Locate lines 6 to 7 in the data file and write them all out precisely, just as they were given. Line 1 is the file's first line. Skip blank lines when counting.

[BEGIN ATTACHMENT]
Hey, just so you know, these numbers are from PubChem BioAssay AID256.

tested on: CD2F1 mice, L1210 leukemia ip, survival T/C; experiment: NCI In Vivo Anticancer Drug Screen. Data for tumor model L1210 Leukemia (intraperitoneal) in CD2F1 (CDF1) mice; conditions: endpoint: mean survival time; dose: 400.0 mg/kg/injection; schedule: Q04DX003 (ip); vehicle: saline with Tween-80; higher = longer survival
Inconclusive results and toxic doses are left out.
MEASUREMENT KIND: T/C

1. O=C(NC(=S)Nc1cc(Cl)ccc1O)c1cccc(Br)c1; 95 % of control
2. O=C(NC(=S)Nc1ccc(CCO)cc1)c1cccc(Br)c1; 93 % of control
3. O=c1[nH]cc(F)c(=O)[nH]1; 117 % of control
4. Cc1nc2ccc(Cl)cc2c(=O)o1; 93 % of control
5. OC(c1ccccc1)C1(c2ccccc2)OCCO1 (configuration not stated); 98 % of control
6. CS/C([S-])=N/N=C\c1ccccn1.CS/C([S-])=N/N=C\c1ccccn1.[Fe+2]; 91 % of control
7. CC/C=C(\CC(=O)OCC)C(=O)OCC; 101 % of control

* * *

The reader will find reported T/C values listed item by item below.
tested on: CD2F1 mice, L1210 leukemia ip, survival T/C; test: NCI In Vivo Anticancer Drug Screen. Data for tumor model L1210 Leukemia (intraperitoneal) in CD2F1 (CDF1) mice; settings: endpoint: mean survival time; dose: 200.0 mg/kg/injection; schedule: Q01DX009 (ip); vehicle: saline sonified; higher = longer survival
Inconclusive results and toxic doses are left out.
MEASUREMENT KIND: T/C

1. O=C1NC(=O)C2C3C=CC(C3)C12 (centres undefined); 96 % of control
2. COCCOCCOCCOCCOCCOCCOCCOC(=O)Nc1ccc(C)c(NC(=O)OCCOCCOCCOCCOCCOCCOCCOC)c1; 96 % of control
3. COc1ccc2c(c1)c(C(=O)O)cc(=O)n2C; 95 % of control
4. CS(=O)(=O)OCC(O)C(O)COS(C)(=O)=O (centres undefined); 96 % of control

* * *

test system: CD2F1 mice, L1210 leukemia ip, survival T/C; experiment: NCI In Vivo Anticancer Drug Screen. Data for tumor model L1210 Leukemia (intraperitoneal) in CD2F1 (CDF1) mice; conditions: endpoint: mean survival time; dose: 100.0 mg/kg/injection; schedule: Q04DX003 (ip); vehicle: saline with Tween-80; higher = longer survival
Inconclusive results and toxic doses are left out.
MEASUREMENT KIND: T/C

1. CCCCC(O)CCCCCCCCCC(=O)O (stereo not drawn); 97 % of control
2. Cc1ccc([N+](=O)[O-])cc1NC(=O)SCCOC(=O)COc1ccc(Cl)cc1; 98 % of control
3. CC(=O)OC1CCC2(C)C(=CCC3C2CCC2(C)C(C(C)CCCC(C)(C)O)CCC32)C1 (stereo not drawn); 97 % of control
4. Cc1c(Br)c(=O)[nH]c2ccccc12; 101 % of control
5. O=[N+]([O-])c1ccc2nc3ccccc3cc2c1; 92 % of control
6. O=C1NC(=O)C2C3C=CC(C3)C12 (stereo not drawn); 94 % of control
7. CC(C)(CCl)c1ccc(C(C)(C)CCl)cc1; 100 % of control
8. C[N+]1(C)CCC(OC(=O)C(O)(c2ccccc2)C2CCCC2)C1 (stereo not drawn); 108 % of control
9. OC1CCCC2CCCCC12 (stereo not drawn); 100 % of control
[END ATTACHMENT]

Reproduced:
2. O=C(NC(=S)Nc1ccc(CCO)cc1)c1cccc(Br)c1; 93 % of control
3. O=c1[nH]cc(F)c(=O)[nH]1; 117 % of control